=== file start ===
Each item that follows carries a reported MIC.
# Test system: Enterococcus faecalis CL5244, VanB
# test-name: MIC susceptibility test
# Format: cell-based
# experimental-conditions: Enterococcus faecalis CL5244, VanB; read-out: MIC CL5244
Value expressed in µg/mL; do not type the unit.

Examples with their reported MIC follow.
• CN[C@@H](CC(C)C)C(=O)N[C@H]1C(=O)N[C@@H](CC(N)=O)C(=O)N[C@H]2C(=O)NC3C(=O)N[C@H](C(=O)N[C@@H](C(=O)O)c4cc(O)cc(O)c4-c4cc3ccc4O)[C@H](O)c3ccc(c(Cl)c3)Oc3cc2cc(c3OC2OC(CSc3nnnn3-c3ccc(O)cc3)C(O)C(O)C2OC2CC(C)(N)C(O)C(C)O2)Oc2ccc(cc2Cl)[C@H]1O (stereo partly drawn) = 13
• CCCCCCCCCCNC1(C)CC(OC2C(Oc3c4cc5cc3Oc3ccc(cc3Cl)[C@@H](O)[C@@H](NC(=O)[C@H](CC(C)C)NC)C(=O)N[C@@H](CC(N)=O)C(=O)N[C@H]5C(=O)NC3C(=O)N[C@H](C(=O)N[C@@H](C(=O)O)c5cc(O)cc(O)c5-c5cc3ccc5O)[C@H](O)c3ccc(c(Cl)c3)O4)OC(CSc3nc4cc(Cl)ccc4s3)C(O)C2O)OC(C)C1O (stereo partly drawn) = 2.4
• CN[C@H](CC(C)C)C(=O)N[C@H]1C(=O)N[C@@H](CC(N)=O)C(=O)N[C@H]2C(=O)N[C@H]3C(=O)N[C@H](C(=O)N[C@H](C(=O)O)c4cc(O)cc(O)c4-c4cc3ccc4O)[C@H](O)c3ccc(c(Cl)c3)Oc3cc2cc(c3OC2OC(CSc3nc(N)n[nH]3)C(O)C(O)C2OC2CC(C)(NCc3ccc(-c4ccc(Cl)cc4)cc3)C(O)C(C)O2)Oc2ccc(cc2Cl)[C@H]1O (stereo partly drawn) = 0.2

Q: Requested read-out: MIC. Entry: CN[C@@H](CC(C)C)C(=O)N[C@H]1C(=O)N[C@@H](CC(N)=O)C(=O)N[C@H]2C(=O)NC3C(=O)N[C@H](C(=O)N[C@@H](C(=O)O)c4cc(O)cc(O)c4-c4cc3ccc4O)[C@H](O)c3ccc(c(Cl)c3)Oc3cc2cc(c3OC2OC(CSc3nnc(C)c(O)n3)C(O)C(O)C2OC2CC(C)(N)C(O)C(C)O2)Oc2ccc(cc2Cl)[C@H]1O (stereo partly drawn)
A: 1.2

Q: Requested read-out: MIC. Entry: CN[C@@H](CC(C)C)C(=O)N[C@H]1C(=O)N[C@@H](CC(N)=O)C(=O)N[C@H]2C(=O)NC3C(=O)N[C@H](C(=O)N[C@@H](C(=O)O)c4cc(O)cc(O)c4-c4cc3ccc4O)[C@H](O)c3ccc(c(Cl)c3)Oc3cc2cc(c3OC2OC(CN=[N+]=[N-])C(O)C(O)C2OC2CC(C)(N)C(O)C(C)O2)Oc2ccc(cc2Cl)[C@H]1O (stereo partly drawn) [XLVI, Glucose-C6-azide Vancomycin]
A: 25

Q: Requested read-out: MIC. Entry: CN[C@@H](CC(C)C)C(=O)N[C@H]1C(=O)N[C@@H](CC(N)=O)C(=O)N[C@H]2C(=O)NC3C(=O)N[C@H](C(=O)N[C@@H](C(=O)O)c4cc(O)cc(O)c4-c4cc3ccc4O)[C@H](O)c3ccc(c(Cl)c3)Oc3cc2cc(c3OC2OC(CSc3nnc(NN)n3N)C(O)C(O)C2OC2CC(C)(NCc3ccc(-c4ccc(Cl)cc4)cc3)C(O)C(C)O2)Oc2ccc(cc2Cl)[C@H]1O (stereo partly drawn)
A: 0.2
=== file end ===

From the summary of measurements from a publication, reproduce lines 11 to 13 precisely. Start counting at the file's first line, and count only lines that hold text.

Q: Requested read-out: MIC. Entry: CN[C@@H](CC(C)C)C(=O)N[C@H]1C(=O)N[C@@H](CC(N)=O)C(=O)N[C@H]2C(=O)NC3C(=O)N[C@H](C(=O)N[C@@H](C(=O)O)c4cc(O)cc(O)c4-c4cc3ccc4O)[C@H](O)c3ccc(c(Cl)c3)Oc3cc2cc(c3OC2OC(CSc3nnc(C)c(O)n3)C(O)C(O)C2OC2CC(C)(N)C(O)C(C)O2)Oc2ccc(cc2Cl)[C@H]1O (stereo partly drawn)
A: 1.2

Q: Requested read-out: MIC. Entry: CN[C@@H](CC(C)C)C(=O)N[C@H]1C(=O)N[C@@H](CC(N)=O)C(=O)N[C@H]2C(=O)NC3C(=O)N[C@H](C(=O)N[C@@H](C(=O)O)c4cc(O)cc(O)c4-c4cc3ccc4O)[C@H](O)c3ccc(c(Cl)c3)Oc3cc2cc(c3OC2OC(CN=[N+]=[N-])C(O)C(O)C2OC2CC(C)(N)C(O)C(C)O2)Oc2ccc(cc2Cl)[C@H]1O (stereo partly drawn) [XLVI, Glucose-C6-azide Vancomycin]